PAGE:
Episcopal Life is running a story on a (for the time being) unique use for medieval to modern bones from an English church made “redundant” 30 years ago. Here is the link to the article: “New role for old bones at Anglo-Saxon church”. The bones of 3760 people previously buried at the church were turned over for medical research when the church became redundant 30 years ago. Now they are being put back in an ossuary inside a new center for medical research (and visitor’s center) at the former church.
I’m really not so sure how I feel about this. Don’t get me wrong, I’m all for rescue archaeology when someone wants to build an apartment building on top of an ancient cemetery discovered during building excavations, but this church was in use just a generation ago. One of the skeletons on display is 19th century!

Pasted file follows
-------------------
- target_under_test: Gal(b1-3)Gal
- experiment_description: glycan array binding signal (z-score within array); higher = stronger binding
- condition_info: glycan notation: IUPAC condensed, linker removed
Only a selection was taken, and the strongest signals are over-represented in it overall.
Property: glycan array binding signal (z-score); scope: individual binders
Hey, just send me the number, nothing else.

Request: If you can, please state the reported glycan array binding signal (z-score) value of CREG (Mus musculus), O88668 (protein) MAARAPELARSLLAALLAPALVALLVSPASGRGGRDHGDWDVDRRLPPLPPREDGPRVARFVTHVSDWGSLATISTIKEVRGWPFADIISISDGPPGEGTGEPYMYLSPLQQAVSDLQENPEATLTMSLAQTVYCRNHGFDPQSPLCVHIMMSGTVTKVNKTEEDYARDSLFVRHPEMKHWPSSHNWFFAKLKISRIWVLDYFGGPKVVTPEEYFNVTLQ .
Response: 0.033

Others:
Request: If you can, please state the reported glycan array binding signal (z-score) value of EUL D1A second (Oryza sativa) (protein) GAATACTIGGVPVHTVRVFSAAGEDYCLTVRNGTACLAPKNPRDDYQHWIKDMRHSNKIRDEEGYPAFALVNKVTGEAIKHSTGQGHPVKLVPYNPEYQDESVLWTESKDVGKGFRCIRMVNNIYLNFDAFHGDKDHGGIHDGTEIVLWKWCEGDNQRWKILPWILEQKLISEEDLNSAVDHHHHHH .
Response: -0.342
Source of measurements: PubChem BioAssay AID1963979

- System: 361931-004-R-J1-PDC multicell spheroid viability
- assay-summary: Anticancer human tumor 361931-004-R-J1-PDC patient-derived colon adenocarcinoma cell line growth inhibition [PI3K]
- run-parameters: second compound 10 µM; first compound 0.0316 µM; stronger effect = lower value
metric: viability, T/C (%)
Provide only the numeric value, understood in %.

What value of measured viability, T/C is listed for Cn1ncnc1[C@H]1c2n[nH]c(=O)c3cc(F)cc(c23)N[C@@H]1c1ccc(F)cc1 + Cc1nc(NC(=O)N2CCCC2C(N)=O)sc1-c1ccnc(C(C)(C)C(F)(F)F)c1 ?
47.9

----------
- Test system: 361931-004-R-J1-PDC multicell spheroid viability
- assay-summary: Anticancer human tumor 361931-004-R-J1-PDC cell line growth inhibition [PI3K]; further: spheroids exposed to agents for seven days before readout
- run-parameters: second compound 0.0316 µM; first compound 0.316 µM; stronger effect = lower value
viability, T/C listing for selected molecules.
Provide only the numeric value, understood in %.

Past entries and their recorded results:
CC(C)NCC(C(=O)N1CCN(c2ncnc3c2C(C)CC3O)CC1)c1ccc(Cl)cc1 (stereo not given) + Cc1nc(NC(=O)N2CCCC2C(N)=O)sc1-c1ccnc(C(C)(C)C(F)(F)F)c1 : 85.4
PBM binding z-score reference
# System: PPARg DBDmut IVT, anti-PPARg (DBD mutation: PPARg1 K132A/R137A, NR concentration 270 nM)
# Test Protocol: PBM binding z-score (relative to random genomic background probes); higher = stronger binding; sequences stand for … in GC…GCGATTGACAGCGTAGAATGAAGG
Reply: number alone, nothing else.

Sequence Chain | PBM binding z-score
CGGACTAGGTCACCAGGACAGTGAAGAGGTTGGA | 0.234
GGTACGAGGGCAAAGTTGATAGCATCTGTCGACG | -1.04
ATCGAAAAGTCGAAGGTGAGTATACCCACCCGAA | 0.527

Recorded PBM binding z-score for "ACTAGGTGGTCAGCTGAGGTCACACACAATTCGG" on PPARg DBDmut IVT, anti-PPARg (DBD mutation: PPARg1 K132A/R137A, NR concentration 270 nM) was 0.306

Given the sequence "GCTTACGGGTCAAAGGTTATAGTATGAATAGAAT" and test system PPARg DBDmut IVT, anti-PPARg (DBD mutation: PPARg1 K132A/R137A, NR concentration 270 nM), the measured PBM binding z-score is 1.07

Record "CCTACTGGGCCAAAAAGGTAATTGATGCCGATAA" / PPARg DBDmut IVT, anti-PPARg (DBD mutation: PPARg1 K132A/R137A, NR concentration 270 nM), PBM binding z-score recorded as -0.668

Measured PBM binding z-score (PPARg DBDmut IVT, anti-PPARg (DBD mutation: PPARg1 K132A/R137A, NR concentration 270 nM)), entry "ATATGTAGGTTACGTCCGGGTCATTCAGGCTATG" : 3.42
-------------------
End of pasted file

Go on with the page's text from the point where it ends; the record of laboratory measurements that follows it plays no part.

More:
I’m more than a little concerned about the precedent this sets for all the medieval churches that will be declared redundant by the Church of England over the next few decades. I realize that a millennia worth of old cemeteries are a burden on the Church of England but that is the price you pay for being an ancient church! These people rested peacefully in consecrated ground for over a thousand years, and that should mean something. England really doesn’t have a shortage of medieval skeletons found by real rescue archaeology.